1. Pecans: The All-American Nut
With more than 80 percent of the world’s output produced in the United States, pecans have been an American favorite since the days of George Washington and Thomas Jefferson (both of whom grew them in their gardens). The nuts even helped fight Communism during the Space Race! Apollo astronauts regularly munched on pecans during their missions.
2. Cashews: Because You’re Worth It
Cashews are one of the only nuts never sold in their shells. That’s because cashew shells contain a toxic liquid that causes nasty skin rashes. In fact, the oil is so caustic that, in the West Indies, it’s used to give extreme facial peels. Women spread it on their mugs, and in a few days, the skin completely blisters off, revealing a clear, smooth complexion underneath.
3. Almonds: The Lustiest Nut of All
For thousands of years, almonds have been associated with the birds and the bees. Pagans used them as fertility charms, and ancient Romans gave them as wedding presents. Even today, they’re involved in a massive reproductive ritual right here in the United States. Every February, close to 1 million beehives are trucked to California so that the bees can pollinate almond trees. It’s the largest managed pollination event in the world.
4. Brazil Nuts: Why People Are Falling for Them
Collecting Brazil nuts is a dangerous job. The trees grow up to 200 feet in height, and the nuts are encased in fruit pods that can weigh up to 5 lbs. In fact, falling fruit has brought many nut gatherers to an untimely end.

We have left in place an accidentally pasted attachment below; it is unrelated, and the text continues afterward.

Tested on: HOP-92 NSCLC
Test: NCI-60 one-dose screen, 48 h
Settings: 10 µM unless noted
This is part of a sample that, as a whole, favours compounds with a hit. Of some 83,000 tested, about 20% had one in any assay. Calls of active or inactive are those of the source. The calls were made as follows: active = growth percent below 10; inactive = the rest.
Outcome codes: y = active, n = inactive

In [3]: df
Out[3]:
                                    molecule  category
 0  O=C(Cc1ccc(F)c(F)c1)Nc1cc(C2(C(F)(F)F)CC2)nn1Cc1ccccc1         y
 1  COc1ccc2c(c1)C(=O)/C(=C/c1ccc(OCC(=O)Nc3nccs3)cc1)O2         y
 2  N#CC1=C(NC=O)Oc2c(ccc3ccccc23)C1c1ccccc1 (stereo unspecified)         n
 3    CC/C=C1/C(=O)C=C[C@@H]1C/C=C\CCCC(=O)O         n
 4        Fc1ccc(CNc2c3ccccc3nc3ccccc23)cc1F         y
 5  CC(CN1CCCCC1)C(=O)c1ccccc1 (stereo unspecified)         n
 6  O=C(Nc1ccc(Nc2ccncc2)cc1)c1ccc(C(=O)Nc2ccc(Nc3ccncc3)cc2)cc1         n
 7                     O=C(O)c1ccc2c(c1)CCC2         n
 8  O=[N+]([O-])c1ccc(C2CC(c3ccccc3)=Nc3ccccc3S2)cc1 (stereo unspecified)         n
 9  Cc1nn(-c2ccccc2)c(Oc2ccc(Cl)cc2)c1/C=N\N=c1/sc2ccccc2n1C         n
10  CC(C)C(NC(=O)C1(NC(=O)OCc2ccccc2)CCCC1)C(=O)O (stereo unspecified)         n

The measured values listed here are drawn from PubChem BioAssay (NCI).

5. Macadamias: A Tough Nut to Crack
Cracking a macadamia nut takes about 300 lbs. per square inch of pressure, which is roughly equivalent to six elephants standing on top of you. Other than humans, Hyacinth Macaws are the only animals that crack them for food.
6. Filberts & Hazelnuts: Go Ahead and Confuse ’Em!
Even though filberts and hazelnuts look identical and both grow on a species of the Hazel shrub, they are technically different nuts. (Filberts have harder shells.) Nonetheless, in 1994, the Nut Growers Society of America voted to refer to them both as hazelnuts. Why? Because ordering a “grande Filbert latte” just doesn’t have the same ring to it.
7. Pistachios: The Nut with an Open Policy
These easy-to-eat nuts are so beloved that they even have a behavioral theory named after them—The Pistachio Principle. The idea is that if you have to shell your own pistachios, you’ll feel full faster than if you were eating them unshelled. The principle, while based on pistachios, applies to anything that requires work to eat.